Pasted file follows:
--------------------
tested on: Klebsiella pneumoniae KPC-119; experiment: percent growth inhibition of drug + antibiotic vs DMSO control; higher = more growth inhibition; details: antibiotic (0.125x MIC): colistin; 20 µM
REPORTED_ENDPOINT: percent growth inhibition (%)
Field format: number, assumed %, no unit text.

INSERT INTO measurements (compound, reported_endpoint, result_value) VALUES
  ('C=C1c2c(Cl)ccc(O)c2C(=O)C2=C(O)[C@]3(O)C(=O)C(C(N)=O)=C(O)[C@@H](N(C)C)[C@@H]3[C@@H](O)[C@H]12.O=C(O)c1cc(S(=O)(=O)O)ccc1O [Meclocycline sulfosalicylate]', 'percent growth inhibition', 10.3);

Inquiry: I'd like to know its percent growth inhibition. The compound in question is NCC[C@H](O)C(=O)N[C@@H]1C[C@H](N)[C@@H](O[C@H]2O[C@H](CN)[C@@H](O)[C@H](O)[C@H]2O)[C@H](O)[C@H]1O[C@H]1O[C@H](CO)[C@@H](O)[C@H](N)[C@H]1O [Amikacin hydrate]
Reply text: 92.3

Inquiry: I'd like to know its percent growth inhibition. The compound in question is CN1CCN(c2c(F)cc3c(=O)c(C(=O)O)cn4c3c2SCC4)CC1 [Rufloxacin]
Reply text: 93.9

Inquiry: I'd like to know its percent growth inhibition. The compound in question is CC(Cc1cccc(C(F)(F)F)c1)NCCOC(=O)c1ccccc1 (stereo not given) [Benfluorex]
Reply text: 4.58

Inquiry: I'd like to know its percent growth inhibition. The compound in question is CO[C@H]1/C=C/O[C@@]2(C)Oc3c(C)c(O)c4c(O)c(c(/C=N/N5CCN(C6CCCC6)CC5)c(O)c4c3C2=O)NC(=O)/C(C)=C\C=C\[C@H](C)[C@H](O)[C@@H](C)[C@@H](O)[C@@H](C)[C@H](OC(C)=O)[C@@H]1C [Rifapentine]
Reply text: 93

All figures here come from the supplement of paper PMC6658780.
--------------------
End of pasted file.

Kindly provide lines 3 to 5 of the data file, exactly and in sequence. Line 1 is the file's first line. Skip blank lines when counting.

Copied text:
Field format: number, assumed %, no unit text.

INSERT INTO measurements (compound, reported_endpoint, result_value) VALUES
  ('C=C1c2c(Cl)ccc(O)c2C(=O)C2=C(O)[C@]3(O)C(=O)C(C(N)=O)=C(O)[C@@H](N(C)C)[C@@H]3[C@@H](O)[C@H]12.O=C(O)c1cc(S(=O)(=O)O)ccc1O [Meclocycline sulfosalicylate]', 'percent growth inhibition', 10.3);